Posted July 13th, 2017 by Jamie Hunter

Digging deep: A Q & A with alumna and entrepreneur Dawn Tattle

Dawn Tattle in front of blueprints

For the past 30 years, alumna Dawn Tattle (CivE 8T5) held leadership roles at contracting firm Anchor Shoring. She recently left to found her own company, Dawn Tattle Enterprises. (Photo courtesy of Dawn Tattle)

Dawn Tattle (CivE 8T5), founder of Dawn Tattle Enterprises Ltd., has always been business savvy — a trait that has underpinned her career as both an engineering leader and entrepreneur.

“As a kid, I’d take old newspapers, roll them up and sell them to neighbours as ‘fire logs,’” Tattle said. “I guess you could say that I’ve always had an entrepreneurial spirit.”

Earlier this year, she launched Dawn Tattle Enterprises, a consulting business that will allow her to apply her expertise as a geo-structural engineer, keynote speaker and worksite safety educator.

“I’m a passionate advocate for improving workplace safety,” she said.

For the past 30 years, Tattle held leadership roles at Anchor Shoring, a contracting firm co-founded by her father Gord Demetrick in 1968. Specializing in the design and installation of soil retention and engineered foundation systems, Anchor Shoring is recognized as a leader in Ontario’s construction industry. Tattle joined the company in 1986 as a partner and became president in 1997, overseeing many high-profile projects including the Air Canada Centre, MaRS Discovery District and U of T’s Bahen Centre for Information Technology.

She has twice been included in the Women’s Executive Network’s list of Canada’s 100 Most Powerful Women (in 2008 and 2010) and received U of T Engineering’s 2T5 Mid-Career Award in 2010 for her achievements in the profession.

U of T Engineering spoke with Tattle about founding her company, advice for entrepreneurial alumni and why she’s remained connected to Skule™.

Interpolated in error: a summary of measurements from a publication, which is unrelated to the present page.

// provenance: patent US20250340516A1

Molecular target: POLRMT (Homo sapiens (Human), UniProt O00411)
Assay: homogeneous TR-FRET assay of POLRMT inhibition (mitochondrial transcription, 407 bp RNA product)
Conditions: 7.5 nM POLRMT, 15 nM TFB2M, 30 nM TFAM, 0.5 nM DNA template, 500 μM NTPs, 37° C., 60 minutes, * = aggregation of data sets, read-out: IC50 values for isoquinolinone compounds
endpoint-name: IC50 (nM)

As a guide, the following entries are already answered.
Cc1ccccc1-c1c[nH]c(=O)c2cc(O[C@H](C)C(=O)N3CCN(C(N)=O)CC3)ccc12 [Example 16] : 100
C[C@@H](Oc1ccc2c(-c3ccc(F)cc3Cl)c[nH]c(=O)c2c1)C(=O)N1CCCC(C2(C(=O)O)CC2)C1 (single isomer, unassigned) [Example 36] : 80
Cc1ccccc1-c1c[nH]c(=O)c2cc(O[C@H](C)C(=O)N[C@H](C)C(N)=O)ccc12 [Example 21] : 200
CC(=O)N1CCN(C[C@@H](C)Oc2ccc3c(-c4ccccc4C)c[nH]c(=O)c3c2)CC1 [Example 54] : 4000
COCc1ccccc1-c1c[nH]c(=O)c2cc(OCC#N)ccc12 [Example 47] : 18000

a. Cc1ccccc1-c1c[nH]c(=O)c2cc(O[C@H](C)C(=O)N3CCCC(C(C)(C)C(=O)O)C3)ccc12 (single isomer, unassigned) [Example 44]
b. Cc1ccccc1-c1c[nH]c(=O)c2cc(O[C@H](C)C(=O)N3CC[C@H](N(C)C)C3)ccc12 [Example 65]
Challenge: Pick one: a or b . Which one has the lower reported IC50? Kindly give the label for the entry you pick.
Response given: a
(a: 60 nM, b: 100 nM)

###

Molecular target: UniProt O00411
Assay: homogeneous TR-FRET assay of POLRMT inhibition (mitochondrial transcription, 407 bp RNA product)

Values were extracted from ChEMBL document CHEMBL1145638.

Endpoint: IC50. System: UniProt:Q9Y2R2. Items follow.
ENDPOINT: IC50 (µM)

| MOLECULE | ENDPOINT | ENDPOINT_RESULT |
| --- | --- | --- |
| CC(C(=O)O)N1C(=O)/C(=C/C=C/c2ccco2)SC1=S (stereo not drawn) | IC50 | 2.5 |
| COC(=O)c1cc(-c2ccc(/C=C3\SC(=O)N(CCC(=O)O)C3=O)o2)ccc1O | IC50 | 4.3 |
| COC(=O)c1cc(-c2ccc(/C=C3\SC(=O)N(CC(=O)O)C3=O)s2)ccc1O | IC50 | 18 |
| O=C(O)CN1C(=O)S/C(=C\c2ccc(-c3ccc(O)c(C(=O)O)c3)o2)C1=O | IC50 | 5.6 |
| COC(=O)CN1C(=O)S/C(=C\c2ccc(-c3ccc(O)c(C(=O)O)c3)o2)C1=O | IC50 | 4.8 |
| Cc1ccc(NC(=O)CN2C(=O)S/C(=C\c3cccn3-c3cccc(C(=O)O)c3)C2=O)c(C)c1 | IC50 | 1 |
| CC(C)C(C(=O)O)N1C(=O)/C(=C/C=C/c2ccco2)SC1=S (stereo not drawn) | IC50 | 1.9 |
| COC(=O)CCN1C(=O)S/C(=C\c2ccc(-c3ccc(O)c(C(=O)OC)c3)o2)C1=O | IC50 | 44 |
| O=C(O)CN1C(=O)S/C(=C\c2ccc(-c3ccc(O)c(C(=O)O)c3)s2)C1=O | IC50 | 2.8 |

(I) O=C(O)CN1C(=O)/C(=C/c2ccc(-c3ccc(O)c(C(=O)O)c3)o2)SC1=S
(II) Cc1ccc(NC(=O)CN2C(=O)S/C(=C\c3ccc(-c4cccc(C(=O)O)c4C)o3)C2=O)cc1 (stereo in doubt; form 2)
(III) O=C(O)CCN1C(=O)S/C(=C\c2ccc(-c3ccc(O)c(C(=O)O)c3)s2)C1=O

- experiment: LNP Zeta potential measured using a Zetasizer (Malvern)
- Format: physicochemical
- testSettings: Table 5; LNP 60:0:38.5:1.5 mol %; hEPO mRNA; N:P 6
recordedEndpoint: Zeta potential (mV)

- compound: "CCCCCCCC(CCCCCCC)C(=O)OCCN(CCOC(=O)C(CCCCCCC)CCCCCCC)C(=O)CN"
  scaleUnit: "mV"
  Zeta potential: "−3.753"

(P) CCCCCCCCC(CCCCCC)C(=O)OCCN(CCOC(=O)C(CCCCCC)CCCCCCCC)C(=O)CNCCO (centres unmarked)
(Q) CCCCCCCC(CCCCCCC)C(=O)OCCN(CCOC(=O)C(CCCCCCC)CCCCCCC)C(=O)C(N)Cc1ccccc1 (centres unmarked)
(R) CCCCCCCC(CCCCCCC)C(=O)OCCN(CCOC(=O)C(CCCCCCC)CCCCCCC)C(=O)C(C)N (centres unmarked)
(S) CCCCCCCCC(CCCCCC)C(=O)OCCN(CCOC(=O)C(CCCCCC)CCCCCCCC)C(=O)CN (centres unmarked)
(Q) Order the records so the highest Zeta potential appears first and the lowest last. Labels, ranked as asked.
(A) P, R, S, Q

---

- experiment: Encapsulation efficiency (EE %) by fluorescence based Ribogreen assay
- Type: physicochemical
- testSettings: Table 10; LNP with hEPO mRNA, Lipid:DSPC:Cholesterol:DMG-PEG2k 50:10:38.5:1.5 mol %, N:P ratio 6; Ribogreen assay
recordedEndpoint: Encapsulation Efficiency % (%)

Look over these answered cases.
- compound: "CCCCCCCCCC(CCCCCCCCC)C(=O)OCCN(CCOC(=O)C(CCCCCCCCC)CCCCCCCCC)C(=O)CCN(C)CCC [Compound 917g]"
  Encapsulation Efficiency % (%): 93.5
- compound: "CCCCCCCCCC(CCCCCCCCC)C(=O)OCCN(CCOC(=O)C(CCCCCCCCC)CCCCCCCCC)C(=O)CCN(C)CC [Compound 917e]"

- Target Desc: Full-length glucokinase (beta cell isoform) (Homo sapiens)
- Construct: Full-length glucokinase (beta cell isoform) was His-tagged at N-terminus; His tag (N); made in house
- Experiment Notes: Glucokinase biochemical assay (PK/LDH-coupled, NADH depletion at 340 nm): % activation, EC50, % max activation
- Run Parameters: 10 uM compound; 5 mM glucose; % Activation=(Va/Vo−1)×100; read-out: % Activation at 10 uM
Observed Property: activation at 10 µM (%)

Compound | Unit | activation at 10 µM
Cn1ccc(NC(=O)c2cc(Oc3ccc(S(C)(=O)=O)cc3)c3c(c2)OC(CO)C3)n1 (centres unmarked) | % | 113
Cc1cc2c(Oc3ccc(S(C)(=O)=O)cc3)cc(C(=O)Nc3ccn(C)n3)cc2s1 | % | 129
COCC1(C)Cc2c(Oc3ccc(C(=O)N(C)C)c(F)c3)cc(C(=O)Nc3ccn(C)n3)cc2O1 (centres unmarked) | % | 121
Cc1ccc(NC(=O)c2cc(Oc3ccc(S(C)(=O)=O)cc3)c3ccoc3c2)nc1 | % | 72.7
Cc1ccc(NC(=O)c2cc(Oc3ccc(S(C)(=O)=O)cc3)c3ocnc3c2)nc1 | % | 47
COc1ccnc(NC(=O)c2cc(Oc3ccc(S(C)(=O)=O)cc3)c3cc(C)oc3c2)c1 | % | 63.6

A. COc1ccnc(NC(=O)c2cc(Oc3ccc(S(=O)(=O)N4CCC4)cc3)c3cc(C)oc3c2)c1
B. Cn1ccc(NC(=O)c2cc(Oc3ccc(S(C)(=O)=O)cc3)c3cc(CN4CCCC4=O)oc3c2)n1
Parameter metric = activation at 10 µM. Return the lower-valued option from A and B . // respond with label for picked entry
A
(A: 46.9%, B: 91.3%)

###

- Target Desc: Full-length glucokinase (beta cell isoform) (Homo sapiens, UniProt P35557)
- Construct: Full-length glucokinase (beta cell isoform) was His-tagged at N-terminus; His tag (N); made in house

Anchor Shoring is your family’s business. Was it difficult to step away?

It was a big part of my life and I love the people there. We built some really impressive projects and developed a fantastic culture of safety and quality and customer service. But I did shoring work for 30 years and it’s exciting to be able to pursue other opportunities.

My dad taught me that one of the most important things in running a business is to plan for succession and leadership, and we built a very strong leadership team at Anchor. I had no concerns about leaving the company in the hands of our team.

[Anchor Shoring’s new leadership team includes two of U of T Engineering alumni: Toben Jerry (CivE 0T5) and Derrick Speakman (MinE 8T6).]

Dawn Tattle participating on a Perimeter Institute panel

Tattle participates on a panel during Perimeter Institute’s Inspiring Future Women in Science day last spring. Watch video of the discussion. (Photo courtesy Dawn Tattle)

What advice do you have for other alumni who may be thinking about striking out on their own and starting a business?

It’s been a lifelong learning process — what I call my ‘self-directed MBA.’ I’ve taken courses through the Ivey Business School and Harvard Business School as well as completing the ICD-Rotman Directors Education Program at Rotman School of Management. It’s important to educate yourself about the bigger picture when it comes to business.